Schmuck: And I'm not going to tell you how long ago that was …

Ripken: And that does seem like a long time ago in many ways, too. That goes all the way back. People that haven't felt that, if I'm comparing feelings that go through your body when you go through your full baseball career, and I was lucky enough to have a full one, that one moment, that happened early in my career, you catch the ball [to end the deciding game], and the fulfillment and satisfaction and the joy that comes with that one moment wasn't paralleled by any of the other things.

Schmuck: Cal, a World Series in 1983; two MVPs; you got to play with your brother and dad on the same team; 2,131; the Hall of Fame; and you've done a lot since then. You've had some tremendous success. You've done a lot of things you probably thought about doing while you were playing the game. So you're 50 years old, a half century. What's left on your bucket list?

Ripken: I don't look at it that way. We just got back from South Africa on a family vacation. I think my wife kind of looks at things on your list that you'd like to do while you can do them. We'd always talked about going to Africa and going on safari and we've all been interested, and for whatever reason you can make an excuse that the timing wasn't right and the kids' schedules and finally we had a window of time — about 10 days — and my wife said, "That's it, we're going," and we all went down there and had a great time on safari, and it was just the most unique, wonderful time you could have. It almost seems like the rest of the world goes away for a while and it's just you guys in that environment, which is so cool, and I think my wife in some ways thinks about what's the next thing on your list you want to see or you want to do. I'm someone that is a grinder from playing baseball every day, and the accomplishments that come as you grind and go through it, those are the things that are very satisfying. You forget, we're up in our [Cal Ripken] World Series now, and you see the kids there, and I think this is our eighth one in Aberdeen and 11th one overall and to really think about what it was like in the very beginning to where we are now, or look at the quality of the fields or how many kids have actually experienced joy there or Myrtle Beach, you know the accumulation of all those feelings mean the world to me. You forget that you have had some successes and you have moved the ball down the road as far as the World Series is concerned and the experiences for the kids and actually the quality of your tournaments and the quality of your teaching and your programming. All those things have grown up quite a bit. But when you're in the day-to-day grind, it just seems like it's another step along the way. But I find joy in the actual process, the journey, the work. It's not the end. It's not the end event.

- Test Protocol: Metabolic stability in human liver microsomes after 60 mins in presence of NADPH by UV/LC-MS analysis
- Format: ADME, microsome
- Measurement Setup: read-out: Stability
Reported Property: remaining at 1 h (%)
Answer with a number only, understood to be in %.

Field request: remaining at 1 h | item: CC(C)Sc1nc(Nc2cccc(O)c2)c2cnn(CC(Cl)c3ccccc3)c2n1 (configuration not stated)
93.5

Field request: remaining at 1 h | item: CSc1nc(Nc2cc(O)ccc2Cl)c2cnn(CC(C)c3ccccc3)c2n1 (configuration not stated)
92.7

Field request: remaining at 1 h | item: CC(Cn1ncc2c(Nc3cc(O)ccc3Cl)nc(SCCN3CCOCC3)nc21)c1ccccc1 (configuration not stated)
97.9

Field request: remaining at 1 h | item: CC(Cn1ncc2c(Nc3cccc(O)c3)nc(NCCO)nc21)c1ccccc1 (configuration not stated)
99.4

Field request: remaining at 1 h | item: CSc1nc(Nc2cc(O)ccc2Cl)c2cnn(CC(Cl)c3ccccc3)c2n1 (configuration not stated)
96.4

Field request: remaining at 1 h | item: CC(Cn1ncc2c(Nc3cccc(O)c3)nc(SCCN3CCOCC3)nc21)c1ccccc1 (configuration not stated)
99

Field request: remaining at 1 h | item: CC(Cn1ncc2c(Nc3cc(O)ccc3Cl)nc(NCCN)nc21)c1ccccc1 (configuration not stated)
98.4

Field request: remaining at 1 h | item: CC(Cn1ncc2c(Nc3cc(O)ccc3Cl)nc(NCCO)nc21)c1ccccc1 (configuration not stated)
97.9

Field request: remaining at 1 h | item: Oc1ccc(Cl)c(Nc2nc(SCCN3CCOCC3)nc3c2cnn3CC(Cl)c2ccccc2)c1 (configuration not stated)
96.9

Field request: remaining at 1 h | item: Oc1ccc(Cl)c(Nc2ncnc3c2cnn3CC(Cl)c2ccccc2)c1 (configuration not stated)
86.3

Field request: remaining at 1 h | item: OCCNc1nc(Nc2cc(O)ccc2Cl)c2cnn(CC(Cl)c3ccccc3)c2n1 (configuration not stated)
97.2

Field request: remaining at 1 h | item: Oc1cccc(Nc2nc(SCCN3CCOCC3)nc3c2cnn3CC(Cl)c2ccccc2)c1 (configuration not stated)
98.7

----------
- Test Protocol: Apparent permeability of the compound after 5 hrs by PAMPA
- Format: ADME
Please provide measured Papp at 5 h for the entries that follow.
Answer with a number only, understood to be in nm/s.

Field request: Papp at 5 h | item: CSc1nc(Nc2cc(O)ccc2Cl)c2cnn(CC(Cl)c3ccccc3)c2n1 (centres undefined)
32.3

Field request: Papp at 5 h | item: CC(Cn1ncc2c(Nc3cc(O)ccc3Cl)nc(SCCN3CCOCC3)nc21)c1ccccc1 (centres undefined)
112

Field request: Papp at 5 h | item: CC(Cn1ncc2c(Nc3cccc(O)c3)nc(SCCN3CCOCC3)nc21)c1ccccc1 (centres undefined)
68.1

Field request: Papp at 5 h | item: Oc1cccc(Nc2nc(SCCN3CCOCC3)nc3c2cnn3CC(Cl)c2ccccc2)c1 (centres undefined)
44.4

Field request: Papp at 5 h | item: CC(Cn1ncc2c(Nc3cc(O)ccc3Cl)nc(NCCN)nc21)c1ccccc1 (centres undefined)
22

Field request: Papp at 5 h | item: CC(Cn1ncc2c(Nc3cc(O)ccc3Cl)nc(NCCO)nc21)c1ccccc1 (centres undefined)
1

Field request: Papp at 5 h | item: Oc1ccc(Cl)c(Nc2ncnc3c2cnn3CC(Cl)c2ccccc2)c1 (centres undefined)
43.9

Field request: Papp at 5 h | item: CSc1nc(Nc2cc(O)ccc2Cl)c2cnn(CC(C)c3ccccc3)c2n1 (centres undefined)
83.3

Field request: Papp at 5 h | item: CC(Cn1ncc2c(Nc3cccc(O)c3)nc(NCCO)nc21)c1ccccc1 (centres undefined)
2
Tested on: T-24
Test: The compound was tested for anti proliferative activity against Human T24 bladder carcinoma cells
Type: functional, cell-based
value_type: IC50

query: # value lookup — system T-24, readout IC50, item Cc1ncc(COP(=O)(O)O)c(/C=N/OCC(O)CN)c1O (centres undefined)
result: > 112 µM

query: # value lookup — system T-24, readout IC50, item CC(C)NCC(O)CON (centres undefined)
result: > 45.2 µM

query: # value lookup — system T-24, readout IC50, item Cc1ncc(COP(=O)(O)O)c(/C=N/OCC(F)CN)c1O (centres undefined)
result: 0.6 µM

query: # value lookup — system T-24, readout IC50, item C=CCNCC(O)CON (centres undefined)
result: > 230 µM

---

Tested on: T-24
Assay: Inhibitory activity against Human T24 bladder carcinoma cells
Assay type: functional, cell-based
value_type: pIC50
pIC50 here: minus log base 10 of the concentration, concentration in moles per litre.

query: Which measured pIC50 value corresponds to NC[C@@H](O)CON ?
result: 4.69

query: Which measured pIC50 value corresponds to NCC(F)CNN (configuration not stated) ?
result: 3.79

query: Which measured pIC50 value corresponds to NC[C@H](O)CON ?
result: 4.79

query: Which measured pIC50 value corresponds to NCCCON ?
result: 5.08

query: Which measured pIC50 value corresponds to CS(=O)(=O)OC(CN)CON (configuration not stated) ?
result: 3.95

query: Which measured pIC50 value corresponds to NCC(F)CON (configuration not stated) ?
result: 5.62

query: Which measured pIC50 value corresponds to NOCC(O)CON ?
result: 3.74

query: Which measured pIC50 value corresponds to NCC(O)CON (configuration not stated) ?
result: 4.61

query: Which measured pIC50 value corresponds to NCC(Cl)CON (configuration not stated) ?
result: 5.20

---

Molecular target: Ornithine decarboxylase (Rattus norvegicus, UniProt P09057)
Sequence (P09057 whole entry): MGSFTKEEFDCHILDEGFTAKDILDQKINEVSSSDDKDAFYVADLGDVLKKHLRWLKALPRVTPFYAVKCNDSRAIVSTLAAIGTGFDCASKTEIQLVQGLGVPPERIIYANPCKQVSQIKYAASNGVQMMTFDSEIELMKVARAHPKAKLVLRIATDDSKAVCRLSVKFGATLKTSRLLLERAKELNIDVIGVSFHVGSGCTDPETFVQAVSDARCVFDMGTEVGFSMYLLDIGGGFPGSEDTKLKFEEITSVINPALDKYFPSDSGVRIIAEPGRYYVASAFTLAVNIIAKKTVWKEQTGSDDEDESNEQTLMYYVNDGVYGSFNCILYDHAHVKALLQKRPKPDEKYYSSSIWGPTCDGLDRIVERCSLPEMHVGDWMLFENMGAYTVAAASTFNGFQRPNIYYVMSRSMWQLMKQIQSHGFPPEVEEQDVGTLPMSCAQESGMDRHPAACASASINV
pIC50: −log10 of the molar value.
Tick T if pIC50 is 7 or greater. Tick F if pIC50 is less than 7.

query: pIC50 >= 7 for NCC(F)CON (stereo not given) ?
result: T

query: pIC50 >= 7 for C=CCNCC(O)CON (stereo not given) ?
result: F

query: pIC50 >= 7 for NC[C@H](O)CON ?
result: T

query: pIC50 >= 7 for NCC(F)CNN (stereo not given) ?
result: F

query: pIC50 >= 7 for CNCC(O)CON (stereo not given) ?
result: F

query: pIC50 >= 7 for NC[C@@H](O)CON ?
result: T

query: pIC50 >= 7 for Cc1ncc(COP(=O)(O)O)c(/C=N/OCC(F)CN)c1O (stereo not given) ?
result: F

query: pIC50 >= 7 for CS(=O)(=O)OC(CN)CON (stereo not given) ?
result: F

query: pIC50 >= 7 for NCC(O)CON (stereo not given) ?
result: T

Schmuck: You've created this great youth baseball program. You've got minor league parks and teams arrayed around the East. The last few months, there has been a lot of talk about this coming full circle and coming back to the major leagues. Where are you with that right now in your mind?

Ripken: I think you do a little long-term planning, and I did when I first retired. You take stock of what you want to do. I stayed attached to baseball through the kids and through minor league baseball, and I'm very satisfied with the schedule it allows me to have, which means I'm home until my kids go off to college. I value that time. I didn't have it with my dad, and since I had a choice, I chose to do that and chose to be there for all their events in their lives. And then when you start to look down the road, and I think we all think maybe in terms of five years and maybe sometimes as long as 10, but recently I've been starting to think about, you know, all this other stuff is great, but what do you really know about? And what I really know about is baseball at the highest level. So, those conversations have been ongoing with Mr. A [Orioles owner Peter Angelos] for a long time. I did talk to Andy MacPhail because I was in the design process for a little while with the spring training process and got to know Andy a little bit, so that naturally kind of elevated some of the conversations, but they're really just explorations of … how do you bridge back? If there is interest and there is opportunity, what kind of opportunity will it be? What are you interested in? What are you not interested in? And I think the urgency got pushed way forward when the Orioles got off to a tough start. Speculation then sort of occurs, and maybe there was wishful thinking on many people's parts, but, you know, then you have to deal with it in a way. For me, it's just an ongoing process. It's been that way and it continues to be that way, and I'm satisfied. I'm not ready to jump in with both feet these days because Ryan is a junior in high school and Rachel is a junior in college, so that timetable still important to me, and I won't separate from that.